Bob Crane was a sex addict. That’s all one needs to know to understand why Paul Schrader would be interested in adapting Robert Graysmith’s book, The Murder of Bob Crane, about the actor made famous as the lead in the long-running TV series, Hogan’s Heroes. Schrader, the writer of Raging Bull and Taxi Driver and director of Affliction and Blue Collar, was brought up a strict Calvinist and has always had an attendant interest in salvation and moral codes, especially when dealing with sex. His interest is evident in Taxi Driver as Travis Bickle is attracted to golden girl Betsy while also trying to redeem prostitute Iris. In Schrader’s Hardcore, a father tries to rescue his daughter from the world of pornography, and in Raging Bull, Jake La Motta’s inability to see wife Vickie as anything but virgin or whore destroys their relationship.
In Auto Focus, Bob Crane (Greg Kinnear) falls from grace going from successful family man to debt-ridden and alone. Starting off in 1964 Los Angeles, Crane is a local disk jockey, happily married to Anne (Rita Wilson); they have a son and two daughters. On the radio, he interviews Clayton Moore, the actor who played the Lone Ranger.This is notable because Moore was famous for presenting a real life image that matched the integrity of the hero he played. Crane’s life would follow the opposite path.In Crane’s ambition, he cites that “likeability is 90% of the battle,” a dictum he would later forget.
Hired for the lead in Hogan’s Heroes, Crane meets John Carpenter (Willem Dafoe) on the set.Carpenter is a techie who boasts of selling prototype video tape recorders to Lyndon Johnson and Elvis Presley, and he introduces Crane to the world of strippers and swingers. With Carpenter’s craggy features, he needs celebrities like Crane and Richard Dawson (Michael Rodgers) to help him get women, and soon he and the amateur Crane are swinging with gusto. Crane vividly records each of his endless sexual encounters via photograph or videotape.Inevitably Anne discovers the incriminating evidence and Crane finds a new wife in Patricia Olson (Maria Bello), who is accepting of his pursuit of other women. As his sex addiction gives Crane image problems and damages his career, he blames society for its prudishness.He’s forced into working on reeking Disney movies like Superdad and a putrid traveling dinner theater show.
Auto Focus has no real plot, composed of a mishmash of scenes thematically concerned with Crane’s moral downfall. There is no build up or suspense, and some scenes like Carpenter’s getting fired from Sony, have little relevance to the rest of the movie. While Hogan’s Heroes is the most recognizable element in the movie, Schrader admirably displays little interest in the show, not even enough to poke fun at it, which would have been too easy. The draw for Schrader is Crane’s addiction, but Schrader stays too distant from the sex, dealing with it impersonally. The viewer never enters Crane’s shoes, making it difficult to comprehend his obsession, all the more so because Crane starts off as unbelievably straight-laced. Schrader should have taken lessons from Trainspotting as to how to present the ambivalent nature of addiction. There’s nothing exhilarating about the sex here. A montage on Crane’s love of breasts is a step in the right direction, but all in all, Schrader conveys minimal eroticism compared to something like this year’s Sex and Lucia.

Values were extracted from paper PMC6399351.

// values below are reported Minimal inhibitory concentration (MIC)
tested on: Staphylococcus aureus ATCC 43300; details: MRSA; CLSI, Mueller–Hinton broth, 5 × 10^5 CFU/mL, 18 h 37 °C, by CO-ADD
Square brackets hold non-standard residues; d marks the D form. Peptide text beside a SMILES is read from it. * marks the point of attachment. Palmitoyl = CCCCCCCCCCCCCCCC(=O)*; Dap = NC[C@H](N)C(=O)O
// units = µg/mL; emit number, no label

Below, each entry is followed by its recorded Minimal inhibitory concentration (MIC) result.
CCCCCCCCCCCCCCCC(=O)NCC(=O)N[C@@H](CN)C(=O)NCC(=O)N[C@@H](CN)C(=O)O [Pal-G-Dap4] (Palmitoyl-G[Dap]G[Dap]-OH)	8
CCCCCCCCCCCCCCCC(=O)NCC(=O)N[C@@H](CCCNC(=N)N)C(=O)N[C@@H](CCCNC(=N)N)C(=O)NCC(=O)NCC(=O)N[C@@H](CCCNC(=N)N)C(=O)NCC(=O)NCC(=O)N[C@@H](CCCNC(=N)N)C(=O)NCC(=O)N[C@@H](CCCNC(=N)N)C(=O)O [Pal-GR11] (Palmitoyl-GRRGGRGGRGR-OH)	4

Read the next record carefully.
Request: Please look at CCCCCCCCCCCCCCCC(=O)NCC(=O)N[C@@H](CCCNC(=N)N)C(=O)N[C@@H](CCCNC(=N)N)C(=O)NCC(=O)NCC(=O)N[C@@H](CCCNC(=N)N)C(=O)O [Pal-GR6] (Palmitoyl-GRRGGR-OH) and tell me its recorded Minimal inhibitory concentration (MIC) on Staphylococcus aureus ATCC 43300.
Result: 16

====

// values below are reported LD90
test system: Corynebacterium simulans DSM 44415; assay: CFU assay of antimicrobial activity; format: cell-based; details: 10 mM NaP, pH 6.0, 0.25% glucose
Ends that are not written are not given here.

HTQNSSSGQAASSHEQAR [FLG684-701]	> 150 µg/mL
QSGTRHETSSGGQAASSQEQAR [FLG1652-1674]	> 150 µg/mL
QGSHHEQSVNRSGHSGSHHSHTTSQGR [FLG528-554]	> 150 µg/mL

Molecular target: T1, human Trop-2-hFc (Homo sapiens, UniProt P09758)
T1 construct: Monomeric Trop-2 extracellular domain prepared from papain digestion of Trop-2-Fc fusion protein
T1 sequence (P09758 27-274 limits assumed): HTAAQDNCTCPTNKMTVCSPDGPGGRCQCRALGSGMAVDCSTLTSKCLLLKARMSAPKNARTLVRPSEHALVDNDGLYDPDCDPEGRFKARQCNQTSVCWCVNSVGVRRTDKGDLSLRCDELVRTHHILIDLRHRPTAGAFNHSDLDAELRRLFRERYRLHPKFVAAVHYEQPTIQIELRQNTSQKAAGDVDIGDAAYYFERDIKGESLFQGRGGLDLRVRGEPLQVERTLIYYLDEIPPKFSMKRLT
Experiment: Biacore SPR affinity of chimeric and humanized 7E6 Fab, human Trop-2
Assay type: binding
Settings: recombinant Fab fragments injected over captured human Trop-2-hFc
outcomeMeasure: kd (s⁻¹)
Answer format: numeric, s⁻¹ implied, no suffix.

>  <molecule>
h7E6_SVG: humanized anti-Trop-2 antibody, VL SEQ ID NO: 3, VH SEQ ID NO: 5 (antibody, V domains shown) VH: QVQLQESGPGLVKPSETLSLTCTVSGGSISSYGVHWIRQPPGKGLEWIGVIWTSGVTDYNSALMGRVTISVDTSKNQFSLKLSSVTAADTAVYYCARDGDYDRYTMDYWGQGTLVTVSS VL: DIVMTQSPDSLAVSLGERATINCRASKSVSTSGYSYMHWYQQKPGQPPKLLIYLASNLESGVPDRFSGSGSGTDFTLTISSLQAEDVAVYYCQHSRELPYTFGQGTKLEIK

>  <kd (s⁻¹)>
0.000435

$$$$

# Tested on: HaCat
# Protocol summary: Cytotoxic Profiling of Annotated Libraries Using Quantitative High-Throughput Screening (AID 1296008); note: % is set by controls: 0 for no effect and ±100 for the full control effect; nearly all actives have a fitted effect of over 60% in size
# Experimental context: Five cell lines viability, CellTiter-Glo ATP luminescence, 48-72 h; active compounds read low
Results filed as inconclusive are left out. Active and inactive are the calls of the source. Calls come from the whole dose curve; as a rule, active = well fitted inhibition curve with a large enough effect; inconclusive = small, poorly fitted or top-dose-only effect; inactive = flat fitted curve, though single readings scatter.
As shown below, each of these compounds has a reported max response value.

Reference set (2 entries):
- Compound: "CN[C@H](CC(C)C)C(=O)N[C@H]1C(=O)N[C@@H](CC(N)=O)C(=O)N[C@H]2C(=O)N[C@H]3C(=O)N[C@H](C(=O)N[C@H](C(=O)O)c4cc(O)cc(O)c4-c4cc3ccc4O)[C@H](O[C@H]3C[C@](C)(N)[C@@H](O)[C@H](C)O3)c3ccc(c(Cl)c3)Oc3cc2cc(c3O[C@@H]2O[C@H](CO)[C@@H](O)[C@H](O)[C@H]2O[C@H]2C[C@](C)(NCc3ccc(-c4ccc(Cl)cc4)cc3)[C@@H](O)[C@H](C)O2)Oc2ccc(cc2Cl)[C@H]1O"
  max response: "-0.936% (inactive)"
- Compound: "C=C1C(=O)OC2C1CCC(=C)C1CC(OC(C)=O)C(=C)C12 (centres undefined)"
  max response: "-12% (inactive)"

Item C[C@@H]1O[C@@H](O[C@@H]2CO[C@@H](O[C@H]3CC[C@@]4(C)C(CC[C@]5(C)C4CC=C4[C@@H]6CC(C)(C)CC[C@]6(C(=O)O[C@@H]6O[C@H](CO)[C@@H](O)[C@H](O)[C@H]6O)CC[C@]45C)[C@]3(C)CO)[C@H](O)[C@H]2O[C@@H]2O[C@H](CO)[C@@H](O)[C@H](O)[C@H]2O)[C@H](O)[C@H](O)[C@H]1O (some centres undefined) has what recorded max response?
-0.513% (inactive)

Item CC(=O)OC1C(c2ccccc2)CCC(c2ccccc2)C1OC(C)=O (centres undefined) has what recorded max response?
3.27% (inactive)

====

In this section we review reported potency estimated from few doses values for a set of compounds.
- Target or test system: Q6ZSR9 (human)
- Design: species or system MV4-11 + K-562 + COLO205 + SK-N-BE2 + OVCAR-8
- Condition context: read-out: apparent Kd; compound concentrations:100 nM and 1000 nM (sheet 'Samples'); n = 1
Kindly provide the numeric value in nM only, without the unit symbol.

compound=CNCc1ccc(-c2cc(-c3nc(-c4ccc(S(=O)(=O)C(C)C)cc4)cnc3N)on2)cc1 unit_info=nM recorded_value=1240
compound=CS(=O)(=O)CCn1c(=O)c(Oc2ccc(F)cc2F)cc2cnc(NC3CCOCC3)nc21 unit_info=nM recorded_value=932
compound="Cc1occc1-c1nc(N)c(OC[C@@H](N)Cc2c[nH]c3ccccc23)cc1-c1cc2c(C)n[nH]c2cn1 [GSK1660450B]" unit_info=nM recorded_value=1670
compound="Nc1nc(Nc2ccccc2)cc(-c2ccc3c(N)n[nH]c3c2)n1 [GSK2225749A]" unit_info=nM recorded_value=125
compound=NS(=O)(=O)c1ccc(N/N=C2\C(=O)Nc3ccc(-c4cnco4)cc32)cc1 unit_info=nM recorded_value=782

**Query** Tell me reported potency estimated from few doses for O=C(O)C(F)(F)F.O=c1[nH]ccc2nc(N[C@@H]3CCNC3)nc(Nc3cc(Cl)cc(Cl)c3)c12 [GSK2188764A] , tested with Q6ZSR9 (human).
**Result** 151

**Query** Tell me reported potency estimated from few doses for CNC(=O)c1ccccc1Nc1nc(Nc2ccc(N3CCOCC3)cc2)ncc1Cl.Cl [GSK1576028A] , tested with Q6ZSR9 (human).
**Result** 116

Makeup man Joel Harlow does an excellent job of giving Kinnear an uncanny resemblance to the real Crane.Kinnear, like Will Smith in Ali and Jim Carrey in Man on the Moon, supplies superb mimicry of a real-life individual, but never quite brings him to life. Kinnear nails the tics and the body language but not the emotions beneath the surface.Dafoe, on the other hand, gets at both.He makes a marvelous corrupter, even more so because his Carpenter is essentially guileless. After Dafoe’s one-note performance in Spider-Man following a brilliant turn in Shadow of the Vampire, he finds his expressive range again. Carpenter struggles with his esteem over his dependency on Crane and Dawson for women, an esteem that receives regular damage from Crane’s incessant jokes that Carpenter is gay. Carpenter may look creepy and his personality falls on the side of too-eager-to-please, but he means well. Dafoe conveys all this lucidly and succinctly.
Auto Focus makes too many jokes like the fax machine in Almost Famous – characters boasting about what now seems like primitive technology that is soon to become ubiquitous. Auto Focus cracks its joke every ten minutes, with Carpenter making such boasts as “You’re all set up – eight watts of pumping power!” Through Carpenter, the movie is a veritable history of VCR technology as he moves from analog tapes to cumbersome home video cameras to monstrous cassettes, each time making the same joke.
The film’s tone, which is more theatrical than naturalistic, comes off rather blah. Shifts in character point-of-view and the use of voice-over seem completely random. The closest Schrader gets to an interesting style is the increasing use of a handheld camera as the movie progresses, indicative of the mounting instability in Crane’s life.Schrader does execute a daring move with a dream sequence Crane has of Hogan’s Heroes, but it is daring precisely because it can so easily fall flat on its face, and it does – it’s blatantly obvious in enumerating all the pressures Crane faces in his life at the time. Ultimately, Auto Focus is little more than a cautionary tale about sex addiction, one that might have greater resonance were it not for the existence of Charlie Sheen who maintains a decent living today.